Best way to eat plantain: same as spinach
Best way to eat dandelions: young leaves in salads, flowers in fritters, and roots in beer or wine
Garlic Mustard. Invasive weed or delicious plant?
Best way to eat lamb’s quarters: same as spinach
Best way to eat violets: leaves and flowers in salads
Quickweed (Galinsoga parviflora)
Dame’s Rocket (in the Brassica family like garlic mustard and hairy bittercress) is a domesticated plant that escaped into the wild. You see this plant by roadsides in the summer with either white or purple flowers. It just showed up in my garden a few years back and I’ve let it stay. The young leaves taste like a wild arugula. The flowers, which smell wonderful in the evening, are also edible. I will note here that my research says to eat Dame’s Rocket sparingly as it can cause vomiting (yum!).
Hairy bittercress is a bitter herb in the mustard family. It’s winter hardy and will survive under snow and ice. It’s pretty small but can be used in salads or as an herb.
“Probably last 3 to 5 years the grass has been increasing. There have always been lilly pads but this grass is growing out away from pads and around many other parts of lake. Last year was when I first actually saw thick grass along main lake shore. I’m sure there are some complaints. The fishing to me has gotten better since the grass and I feel there are more fish. As a fisherman, it has changed the way you catch them drastically, but I like fishing the lake more with the grass than without it,” he said.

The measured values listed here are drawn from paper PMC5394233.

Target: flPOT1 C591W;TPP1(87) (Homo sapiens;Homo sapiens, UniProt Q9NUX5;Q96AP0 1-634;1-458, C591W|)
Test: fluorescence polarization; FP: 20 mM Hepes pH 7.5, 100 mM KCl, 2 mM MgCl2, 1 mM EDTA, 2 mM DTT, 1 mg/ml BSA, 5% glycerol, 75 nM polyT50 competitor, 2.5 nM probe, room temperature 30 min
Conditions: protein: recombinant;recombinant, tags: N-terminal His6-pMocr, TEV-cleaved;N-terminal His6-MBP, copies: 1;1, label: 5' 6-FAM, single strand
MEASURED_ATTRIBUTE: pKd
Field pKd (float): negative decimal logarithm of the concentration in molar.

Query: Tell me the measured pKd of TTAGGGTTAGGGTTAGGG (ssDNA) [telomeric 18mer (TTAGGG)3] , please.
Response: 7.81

“These factors are contributing to this growth — many of which are natural and are an indication of good water quality. The actions we take to manage vegetation must be done with potential impacts to water quality in mind,” Whitman said.
Mention weeds in a lake and you certainly will get different reactions.
Known for years for its turbidity, the lake’s water clarity has become clearer during the past few years. This likely has occurred since zebra mussels began showing up in the lake a few years ago. Clear water in shallow bodies of water make it easier and often faster for weeds to grow.
Pro bass angler Kyle Weisenburger likes the clearer water and grass in the lake.
There has been a significant increase in the amount of vegetation the weed harvester has taken from the lake. Thus far this year, 3,511 yards of weeds have been removed compared to 1,410 yards in 2020 and 6,637 yards in 2019.
“We have also continued our nuisance aquatic vegetation herbicide treatment at the lake as another tool to help keep channels open for boat navigation,” she said. “Both spraying and weed harvesting can be effective, but we must also strike a balance since the aquatic vegetation does absorb excess nutrients in the water which helps prevent harmful algae blooms.”